Kathleen Jennings (14:47):
Absolutely. I've done inspections, a facility, facility looking for the kinds of things that OSHA might cite them for. That way they can clean them up and not get cited by osha if OSHA does in fact show up.

Thom Jennings (15:02):
All right. And let's, you know, let's, let's wrap this up cuz I think we've had some, some great information. And I know at the beginning of the podcast we mentioned that much of this was related to covid, but even beyond that, I think Covid may have just drawn attention to the necessity of making sure that you're in compliance with every laws and that they change. So in terms of covid, what are some of the challenges that employers maybe need to keep an eye out for and some things that you've dealt with in regard to the pandemic and compliance with the different rules and regulations that seem to change every minute?

Kathleen Jennings (15:39):
Well, OSHA will still come out and what they want employers to do is follow the guidance that is on OSHA's webpage. Most of it is based upon c d C guidance. Up until a couple weeks ago, OSHA had issued an emergency temporary standard that applied to employers with a hundred or more employees that is now gone. It was stayed by the US Supreme Court and then the administration withdrew the ET ets, which is what we call it. So that's no longer there. But OSHA can still enforce hazards related to covid under its general duty clause, which is sort of a catchall that they use when there's not a specific section in OSHA law that covers a particular hazard. So it's important to be familiar with their guidance. The guidance targets different industries and follow that guidance. It has to do with physical distancing, mask wearing, things like that.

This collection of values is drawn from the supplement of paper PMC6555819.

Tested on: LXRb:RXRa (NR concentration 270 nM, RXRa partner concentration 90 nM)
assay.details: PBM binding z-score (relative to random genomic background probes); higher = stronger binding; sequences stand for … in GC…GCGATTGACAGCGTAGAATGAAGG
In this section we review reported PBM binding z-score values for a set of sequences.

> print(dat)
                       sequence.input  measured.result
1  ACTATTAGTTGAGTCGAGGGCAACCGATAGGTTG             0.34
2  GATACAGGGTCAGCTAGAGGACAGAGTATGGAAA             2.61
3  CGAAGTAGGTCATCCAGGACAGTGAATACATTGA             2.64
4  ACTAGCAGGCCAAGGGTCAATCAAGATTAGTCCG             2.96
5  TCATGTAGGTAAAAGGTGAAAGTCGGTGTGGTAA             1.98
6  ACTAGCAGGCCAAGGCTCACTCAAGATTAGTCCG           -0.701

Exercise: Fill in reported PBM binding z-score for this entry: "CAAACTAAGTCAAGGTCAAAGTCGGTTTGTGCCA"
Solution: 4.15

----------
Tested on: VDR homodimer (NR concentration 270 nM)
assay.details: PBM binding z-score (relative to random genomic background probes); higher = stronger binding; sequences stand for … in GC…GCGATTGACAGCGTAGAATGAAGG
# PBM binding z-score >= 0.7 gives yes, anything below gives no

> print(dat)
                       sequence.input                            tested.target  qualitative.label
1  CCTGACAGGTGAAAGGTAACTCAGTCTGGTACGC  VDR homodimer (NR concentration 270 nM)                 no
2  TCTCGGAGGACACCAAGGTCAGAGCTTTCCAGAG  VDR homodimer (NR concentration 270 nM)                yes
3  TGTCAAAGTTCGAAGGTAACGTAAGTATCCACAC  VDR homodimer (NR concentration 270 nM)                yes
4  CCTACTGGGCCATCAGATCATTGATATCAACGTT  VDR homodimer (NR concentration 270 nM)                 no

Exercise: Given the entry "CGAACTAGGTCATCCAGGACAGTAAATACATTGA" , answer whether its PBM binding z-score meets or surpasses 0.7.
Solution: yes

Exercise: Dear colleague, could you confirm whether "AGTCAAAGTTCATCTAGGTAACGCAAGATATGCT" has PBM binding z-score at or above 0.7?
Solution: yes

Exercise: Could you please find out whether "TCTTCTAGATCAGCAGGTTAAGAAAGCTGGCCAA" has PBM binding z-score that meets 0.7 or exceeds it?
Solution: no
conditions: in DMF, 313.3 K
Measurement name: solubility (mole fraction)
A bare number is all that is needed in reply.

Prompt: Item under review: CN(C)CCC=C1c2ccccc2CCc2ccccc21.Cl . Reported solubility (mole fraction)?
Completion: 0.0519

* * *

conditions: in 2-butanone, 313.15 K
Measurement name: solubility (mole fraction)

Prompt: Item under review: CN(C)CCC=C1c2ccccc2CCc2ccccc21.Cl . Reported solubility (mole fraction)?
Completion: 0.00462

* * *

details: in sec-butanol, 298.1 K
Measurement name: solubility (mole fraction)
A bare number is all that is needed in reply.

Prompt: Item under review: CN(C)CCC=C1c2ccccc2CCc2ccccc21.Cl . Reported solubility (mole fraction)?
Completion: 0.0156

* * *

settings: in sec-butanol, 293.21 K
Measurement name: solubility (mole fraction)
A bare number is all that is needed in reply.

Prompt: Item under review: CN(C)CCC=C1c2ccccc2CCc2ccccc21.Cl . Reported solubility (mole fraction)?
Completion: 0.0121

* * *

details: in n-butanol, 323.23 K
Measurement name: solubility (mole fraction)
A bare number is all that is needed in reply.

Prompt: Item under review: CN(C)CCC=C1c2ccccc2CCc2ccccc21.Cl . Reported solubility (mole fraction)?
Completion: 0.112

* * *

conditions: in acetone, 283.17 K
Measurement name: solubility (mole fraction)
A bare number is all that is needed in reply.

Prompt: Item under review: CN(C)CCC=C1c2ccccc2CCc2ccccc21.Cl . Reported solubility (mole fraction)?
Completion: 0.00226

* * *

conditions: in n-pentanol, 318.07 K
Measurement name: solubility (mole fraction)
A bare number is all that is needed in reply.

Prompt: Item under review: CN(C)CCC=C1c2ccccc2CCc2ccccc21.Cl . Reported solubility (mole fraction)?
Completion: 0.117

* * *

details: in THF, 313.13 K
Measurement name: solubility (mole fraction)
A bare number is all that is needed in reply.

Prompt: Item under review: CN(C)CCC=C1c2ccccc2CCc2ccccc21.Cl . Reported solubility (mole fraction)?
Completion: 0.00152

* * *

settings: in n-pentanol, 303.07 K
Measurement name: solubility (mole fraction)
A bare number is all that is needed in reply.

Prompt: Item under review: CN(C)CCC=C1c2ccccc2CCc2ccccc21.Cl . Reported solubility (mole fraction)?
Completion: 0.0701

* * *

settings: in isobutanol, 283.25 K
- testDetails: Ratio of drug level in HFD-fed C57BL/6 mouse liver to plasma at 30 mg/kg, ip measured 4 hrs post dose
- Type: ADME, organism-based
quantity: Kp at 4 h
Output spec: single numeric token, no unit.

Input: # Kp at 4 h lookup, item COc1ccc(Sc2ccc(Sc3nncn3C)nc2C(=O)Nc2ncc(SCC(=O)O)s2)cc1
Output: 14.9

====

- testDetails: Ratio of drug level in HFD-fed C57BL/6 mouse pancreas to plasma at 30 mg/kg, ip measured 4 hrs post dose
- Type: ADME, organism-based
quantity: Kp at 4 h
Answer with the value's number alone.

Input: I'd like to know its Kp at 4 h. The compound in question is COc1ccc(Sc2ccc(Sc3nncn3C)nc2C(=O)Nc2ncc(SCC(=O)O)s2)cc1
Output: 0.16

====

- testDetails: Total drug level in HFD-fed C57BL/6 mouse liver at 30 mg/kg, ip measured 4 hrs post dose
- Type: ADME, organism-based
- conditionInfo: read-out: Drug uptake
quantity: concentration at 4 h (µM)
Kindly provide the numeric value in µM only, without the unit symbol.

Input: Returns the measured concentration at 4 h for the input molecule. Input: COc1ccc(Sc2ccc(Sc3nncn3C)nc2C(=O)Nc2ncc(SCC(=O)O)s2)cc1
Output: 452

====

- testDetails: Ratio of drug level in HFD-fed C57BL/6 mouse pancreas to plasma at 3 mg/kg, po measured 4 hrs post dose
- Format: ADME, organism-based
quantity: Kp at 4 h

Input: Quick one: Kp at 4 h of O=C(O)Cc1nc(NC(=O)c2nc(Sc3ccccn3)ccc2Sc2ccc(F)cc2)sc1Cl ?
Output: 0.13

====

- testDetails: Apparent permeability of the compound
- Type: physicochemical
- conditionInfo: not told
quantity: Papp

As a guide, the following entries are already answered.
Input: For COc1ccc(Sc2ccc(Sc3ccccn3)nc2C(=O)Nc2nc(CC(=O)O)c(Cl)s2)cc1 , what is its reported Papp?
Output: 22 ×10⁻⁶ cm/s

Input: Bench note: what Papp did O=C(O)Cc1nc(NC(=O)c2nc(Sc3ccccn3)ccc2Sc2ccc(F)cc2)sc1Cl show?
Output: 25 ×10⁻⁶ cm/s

Kathleen Jennings (16:45):
What we found early in the pandemic was that some employees who are also familiar that OSHA's out there enforcing this law would call in complaints, unfortunately with the hope that it would bring in an ocean inspector and maybe shut down the plant for a day so they could get a day off. And that was not very successful. Cause during Covid, a lot of ocean inspectors did not do in person inspections, but they're doing those now. So if your employees are aware of these standards, that means they're aware, they're aware that they can call OSHA and make a complaint and their identity is never disclosed and they're protected from retaliation. So it's important to, to follow these procedures, follow the guidance so that if OSHA does show up, you can show them all the steps that you're taking to protect your employees from infection by covid.

Thom Jennings (17:41):
Excellent. All right, so let's wrap this up. How about some contact information? I know we'll put some stuff in the, in the show notes so that people can get in touch with you. But how can people get in touch with you if they have further questions or maybe they want to retain your services?